KR OnlineNonfiction

On the Act of Arrival

Olsen 1

There is always that step, that motion, that willing of the body into a new space.

Late fall in New York City, a bright warm day following a day of rain and wind, I’m wandering midtown streets because I have a hunch, an idea I need to test, a moment I’d like to save. I’ve been watching people arrive. I’ve been watching them rise out of the ground on subway station steps, and I’ve been watching them get off trains. I have been watching faces of joy, curiosity, wonder, pain, fear, frustration, love, hope, and despair. I’ve been watching people nearly leap onto the city streets, as well as people whose baggage, literal or emotional, seems to tug them back.

Threshold. Verge. Edge.

Arrival should be a deep core joy. So it occurs to me that one step at the top of the stairs, those first few footfalls outside the train, are important to see. We set out across the universe, the galaxy, the ocean, the town, the living room with a destination in our imagination and desire. We cross space. We put ourselves at risk because we have a need to be in a new place. And then we are there. With one step we cross a border and, presto, we are someplace utterly new, no matter how well we knew it before.

Pay attention to that one step, I think. Look at the faces. Follow the eyes. The richest as well as most dangerous places on the planet are borders. Not just political borders, imaginary lines drawn by vanity and fear, but borders between land and sea, between forest and prairie, between urban and rural, between my home ground and yours. Threshold. Verge. Edge.

Angels and demons need an invitation to cross a doorway. We mark our entrances with signs, decorations, and blood to welcome or warn those who arrive. There is something about crossing that line, something about arrival we have always held sacred. In mythology there are the Liminal gods, the spirits and deities who watch over borders, walls, doorways, moats, crossroads. The list is long. For the Greeks they were Hecate and Hermes. For the Romans they were Cardea, Forculus, Lima, Limentinus, Janus, Mercury, Portunes, Terminus and Trivia. For the Chinese, different gods watched over the walls of different cities—Zhu Yigui for Xiaonanmen, Te Xuan for Jinan, Huo Gang, Yu Bo and Chen Huacheng for Shanghai. There are doorway gods for Hindus and gods for Voodoo, too.

This afternoon, in the borough of Manhattan, I watch people arrive and try to mark the moment of their crossing, the moment between there and here.

There is something about coming out of the underground. Despite small differences, every subway station is the same, the weather controlled by machines, the lighting unvaried by cloud or storm. Just like every airport is the same, despite different jerseys in the windows, despite different colors to the chairs. Just like every bus terminal is the same. But when you come out of the underground, literally rise from within the earth, you are someplace specific and someplace real. It doesn’t matter if you’ve been here once or a thousand times before. The act of arrival is always time specific. This is today. Today’s weather. Today’s mood of promise or threat.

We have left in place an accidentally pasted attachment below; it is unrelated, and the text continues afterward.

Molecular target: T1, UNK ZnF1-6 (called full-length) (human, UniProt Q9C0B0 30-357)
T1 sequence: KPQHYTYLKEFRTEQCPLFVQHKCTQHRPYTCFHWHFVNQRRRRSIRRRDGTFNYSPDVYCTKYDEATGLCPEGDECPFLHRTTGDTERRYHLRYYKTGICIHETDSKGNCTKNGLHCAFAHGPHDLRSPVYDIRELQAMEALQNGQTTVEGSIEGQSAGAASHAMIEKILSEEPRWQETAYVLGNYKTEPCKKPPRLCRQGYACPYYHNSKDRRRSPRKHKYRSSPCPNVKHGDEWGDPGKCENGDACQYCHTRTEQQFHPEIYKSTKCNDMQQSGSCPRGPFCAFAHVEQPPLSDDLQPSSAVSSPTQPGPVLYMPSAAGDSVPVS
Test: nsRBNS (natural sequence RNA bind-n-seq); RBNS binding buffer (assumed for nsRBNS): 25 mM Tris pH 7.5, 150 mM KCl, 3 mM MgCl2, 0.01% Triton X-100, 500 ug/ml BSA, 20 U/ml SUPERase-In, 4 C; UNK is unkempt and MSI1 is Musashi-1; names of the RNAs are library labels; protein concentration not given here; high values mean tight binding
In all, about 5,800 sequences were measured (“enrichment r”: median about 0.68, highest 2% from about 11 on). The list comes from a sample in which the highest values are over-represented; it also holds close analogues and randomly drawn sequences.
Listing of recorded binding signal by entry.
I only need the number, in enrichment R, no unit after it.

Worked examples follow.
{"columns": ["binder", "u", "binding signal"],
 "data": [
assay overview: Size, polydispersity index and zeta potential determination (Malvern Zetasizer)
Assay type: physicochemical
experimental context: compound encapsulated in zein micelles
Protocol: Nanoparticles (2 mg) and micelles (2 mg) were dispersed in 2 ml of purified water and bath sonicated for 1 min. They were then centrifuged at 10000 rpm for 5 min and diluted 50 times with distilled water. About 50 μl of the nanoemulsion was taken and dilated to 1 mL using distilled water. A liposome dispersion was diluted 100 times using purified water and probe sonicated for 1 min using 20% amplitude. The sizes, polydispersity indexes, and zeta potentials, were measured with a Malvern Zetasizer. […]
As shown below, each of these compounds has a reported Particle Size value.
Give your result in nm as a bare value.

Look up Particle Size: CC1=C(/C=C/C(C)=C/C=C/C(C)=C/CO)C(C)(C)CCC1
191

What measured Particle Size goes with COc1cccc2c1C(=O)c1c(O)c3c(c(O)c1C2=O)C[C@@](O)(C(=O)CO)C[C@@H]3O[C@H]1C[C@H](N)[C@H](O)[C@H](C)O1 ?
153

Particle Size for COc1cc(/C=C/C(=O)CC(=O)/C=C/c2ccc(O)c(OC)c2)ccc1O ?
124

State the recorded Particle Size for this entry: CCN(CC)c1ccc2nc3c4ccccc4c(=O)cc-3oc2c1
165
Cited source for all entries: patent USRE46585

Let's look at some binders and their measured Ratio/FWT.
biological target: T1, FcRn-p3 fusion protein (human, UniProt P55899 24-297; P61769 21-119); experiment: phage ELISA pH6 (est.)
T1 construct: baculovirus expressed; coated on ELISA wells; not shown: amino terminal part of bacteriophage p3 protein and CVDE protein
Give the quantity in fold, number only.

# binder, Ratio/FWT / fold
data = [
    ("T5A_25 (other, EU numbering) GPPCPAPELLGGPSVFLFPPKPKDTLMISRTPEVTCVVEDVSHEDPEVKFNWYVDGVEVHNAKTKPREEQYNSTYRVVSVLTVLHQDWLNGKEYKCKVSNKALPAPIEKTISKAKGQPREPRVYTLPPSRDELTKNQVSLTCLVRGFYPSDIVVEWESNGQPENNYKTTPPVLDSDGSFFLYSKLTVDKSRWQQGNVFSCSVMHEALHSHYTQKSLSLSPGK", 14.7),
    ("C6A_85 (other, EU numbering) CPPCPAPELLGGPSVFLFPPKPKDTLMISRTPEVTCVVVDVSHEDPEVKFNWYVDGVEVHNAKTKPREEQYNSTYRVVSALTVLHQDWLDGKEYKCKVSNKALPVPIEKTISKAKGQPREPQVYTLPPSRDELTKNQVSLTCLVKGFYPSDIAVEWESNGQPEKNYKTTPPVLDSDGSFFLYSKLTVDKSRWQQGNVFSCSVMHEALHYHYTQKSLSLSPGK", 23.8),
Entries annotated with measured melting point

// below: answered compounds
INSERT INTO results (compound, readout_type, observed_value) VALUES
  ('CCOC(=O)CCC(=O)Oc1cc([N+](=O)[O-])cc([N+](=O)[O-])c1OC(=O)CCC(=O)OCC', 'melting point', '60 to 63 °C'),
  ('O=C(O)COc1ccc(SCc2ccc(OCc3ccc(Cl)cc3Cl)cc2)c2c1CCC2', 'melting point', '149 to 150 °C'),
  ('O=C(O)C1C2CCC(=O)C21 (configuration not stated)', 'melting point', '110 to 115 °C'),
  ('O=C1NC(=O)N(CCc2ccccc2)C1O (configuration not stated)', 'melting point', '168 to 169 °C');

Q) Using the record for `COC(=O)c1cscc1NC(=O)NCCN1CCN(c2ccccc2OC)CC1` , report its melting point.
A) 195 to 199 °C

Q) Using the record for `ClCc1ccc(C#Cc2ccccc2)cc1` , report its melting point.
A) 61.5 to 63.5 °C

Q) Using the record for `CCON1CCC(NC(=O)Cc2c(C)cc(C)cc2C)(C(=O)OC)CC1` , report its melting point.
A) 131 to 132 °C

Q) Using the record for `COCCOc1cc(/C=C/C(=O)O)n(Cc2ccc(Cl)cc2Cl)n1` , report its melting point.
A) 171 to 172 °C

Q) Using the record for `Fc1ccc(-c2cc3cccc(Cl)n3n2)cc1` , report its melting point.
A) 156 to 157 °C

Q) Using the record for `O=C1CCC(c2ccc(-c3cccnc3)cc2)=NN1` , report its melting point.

And my God, I think, what theater it is to come out of the ground in New York City. Empire State Building. Chrysler Building. Grand Central Station. Yes, whatever building that one is over there. And that one, too. Flatiron? Oh my, a push cart and street food.

I watch people come out of the subway stations. Some people see me. Guy with a camera. Threat. Mystery to be judged. Most of them do not.

They look around, inhale, smile, or grimace. Small children, old men and women, wide-eyed tourists and world-weary locals—they are all in a new place. They are changed. I cannot get over the looks of wonder and discovery. I cannot get over the looks of pain. People walk up the stairs, their faces and eyes turned toward skyscraper and heaven. Yes, they think. Here I am. The horizon is in a different place.

At Grand Central Station I watch commuter trains unload. With every one, a thousand people alight. A few of them are thrilled. Many of them do not look happy.

This is where it begins, I think. Not this place, because that can change. This moment. This arrival. The moment you know you are no longer home.

I should not be surprised, but I am, when the obvious hits me with force. It’s one thing to be an explorer. It’s quite another thing to be a refugee. It’s one thing to light out for territory because you want to, because you want to fill your eyes and soul with a light you cannot yet imagine, and something else to travel because the pocketbook is empty or the homeland is barren. This moment I am watching is either triumph or despair. It may be subtle, but it’s also true. To be an emigrant is to be at sea, a wanderer. To be an immigrant is to have arrived.

Yes, I’m know I’m overstating. But fast forward several days to when I have arrived back home. No longer in New York, I watch a winter storm cross the Dakota prairie. I look at the faces in the photographs. Every one is a face of anticipation. To arrive, I think. We use that phrase for insight, too. To arrive at an idea.

Threshold. Verge. Edge. The act of crossing. To become someplace, and thus someone else. To arrive. To emerge.

[Best_Wordpress_Gallery id=”4″ gal_title=”W. Scott Olsen Photos”]

W. Scott Olsen teaches at Concordia College in Moorhead, Minnesota, where he also edits the literary magazine Ascent. His most recent book is A Moment with Strangers (NDSU Press, 2016).